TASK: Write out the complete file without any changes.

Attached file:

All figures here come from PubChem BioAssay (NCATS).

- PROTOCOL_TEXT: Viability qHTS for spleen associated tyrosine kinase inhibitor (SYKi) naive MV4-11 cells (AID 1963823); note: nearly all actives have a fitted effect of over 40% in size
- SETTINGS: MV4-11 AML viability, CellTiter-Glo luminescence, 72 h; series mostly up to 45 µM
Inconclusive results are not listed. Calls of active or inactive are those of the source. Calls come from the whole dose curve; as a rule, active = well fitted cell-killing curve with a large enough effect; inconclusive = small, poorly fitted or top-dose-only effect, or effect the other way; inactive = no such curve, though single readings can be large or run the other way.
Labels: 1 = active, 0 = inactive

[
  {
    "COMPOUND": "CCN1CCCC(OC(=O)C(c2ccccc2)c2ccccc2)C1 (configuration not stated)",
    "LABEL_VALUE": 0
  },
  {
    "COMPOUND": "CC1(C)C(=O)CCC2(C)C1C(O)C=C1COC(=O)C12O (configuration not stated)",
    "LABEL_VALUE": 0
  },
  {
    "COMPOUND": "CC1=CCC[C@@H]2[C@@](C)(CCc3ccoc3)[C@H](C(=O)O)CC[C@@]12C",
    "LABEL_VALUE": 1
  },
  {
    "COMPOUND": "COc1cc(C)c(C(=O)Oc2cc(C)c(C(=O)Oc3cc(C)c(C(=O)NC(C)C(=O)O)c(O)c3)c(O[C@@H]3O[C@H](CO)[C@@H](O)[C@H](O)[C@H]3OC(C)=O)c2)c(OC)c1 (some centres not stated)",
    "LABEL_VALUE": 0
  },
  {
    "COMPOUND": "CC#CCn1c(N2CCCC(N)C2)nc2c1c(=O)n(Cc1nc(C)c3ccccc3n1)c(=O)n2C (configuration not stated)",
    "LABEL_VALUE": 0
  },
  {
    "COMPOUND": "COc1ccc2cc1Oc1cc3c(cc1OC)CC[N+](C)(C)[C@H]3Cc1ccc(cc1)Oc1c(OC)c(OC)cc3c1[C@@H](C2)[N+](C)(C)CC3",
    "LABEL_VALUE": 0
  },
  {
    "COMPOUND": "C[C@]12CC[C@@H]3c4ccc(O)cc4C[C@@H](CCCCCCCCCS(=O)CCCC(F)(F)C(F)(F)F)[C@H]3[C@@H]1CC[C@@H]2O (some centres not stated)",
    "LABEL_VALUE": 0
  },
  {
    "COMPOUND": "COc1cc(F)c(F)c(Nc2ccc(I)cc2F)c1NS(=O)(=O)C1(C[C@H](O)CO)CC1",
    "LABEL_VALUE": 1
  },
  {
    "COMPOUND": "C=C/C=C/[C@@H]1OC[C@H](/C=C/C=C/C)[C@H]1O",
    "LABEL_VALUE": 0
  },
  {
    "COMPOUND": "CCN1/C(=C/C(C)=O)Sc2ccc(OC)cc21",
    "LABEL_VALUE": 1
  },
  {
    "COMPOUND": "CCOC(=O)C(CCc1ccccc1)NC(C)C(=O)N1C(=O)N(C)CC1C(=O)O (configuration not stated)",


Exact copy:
All figures here come from PubChem BioAssay (NCATS).

- PROTOCOL_TEXT: Viability qHTS for spleen associated tyrosine kinase inhibitor (SYKi) naive MV4-11 cells (AID 1963823); note: nearly all actives have a fitted effect of over 40% in size
- SETTINGS: MV4-11 AML viability, CellTiter-Glo luminescence, 72 h; series mostly up to 45 µM
Inconclusive results are not listed. Calls of active or inactive are those of the source. Calls come from the whole dose curve; as a rule, active = well fitted cell-killing curve with a large enough effect; inconclusive = small, poorly fitted or top-dose-only effect, or effect the other way; inactive = no such curve, though single readings can be large or run the other way.
Labels: 1 = active, 0 = inactive

[
  {
    "COMPOUND": "CCN1CCCC(OC(=O)C(c2ccccc2)c2ccccc2)C1 (configuration not stated)",
    "LABEL_VALUE": 0
  },
  {
    "COMPOUND": "CC1(C)C(=O)CCC2(C)C1C(O)C=C1COC(=O)C12O (configuration not stated)",
    "LABEL_VALUE": 0
  },
  {
    "COMPOUND": "CC1=CCC[C@@H]2[C@@](C)(CCc3ccoc3)[C@H](C(=O)O)CC[C@@]12C",
    "LABEL_VALUE": 1
  },
  {
    "COMPOUND": "COc1cc(C)c(C(=O)Oc2cc(C)c(C(=O)Oc3cc(C)c(C(=O)NC(C)C(=O)O)c(O)c3)c(O[C@@H]3O[C@H](CO)[C@@H](O)[C@H](O)[C@H]3OC(C)=O)c2)c(OC)c1 (some centres not stated)",
    "LABEL_VALUE": 0
  },
  {
    "COMPOUND": "CC#CCn1c(N2CCCC(N)C2)nc2c1c(=O)n(Cc1nc(C)c3ccccc3n1)c(=O)n2C (configuration not stated)",
    "LABEL_VALUE": 0
  },
  {
    "COMPOUND": "COc1ccc2cc1Oc1cc3c(cc1OC)CC[N+](C)(C)[C@H]3Cc1ccc(cc1)Oc1c(OC)c(OC)cc3c1[C@@H](C2)[N+](C)(C)CC3",
    "LABEL_VALUE": 0
  },
  {
    "COMPOUND": "C[C@]12CC[C@@H]3c4ccc(O)cc4C[C@@H](CCCCCCCCCS(=O)CCCC(F)(F)C(F)(F)F)[C@H]3[C@@H]1CC[C@@H]2O (some centres not stated)",
    "LABEL_VALUE": 0
  },
  {
    "COMPOUND": "COc1cc(F)c(F)c(Nc2ccc(I)cc2F)c1NS(=O)(=O)C1(C[C@H](O)CO)CC1",
    "LABEL_VALUE": 1
  },
  {
    "COMPOUND": "C=C/C=C/[C@@H]1OC[C@H](/C=C/C=C/C)[C@H]1O",
    "LABEL_VALUE": 0
  },
  {
    "COMPOUND": "CCN1/C(=C/C(C)=O)Sc2ccc(OC)cc21",
    "LABEL_VALUE": 1
  },
  {
    "COMPOUND": "CCOC(=O)C(CCc1ccccc1)NC(C)C(=O)N1C(=O)N(C)CC1C(=O)O (configuration not stated)",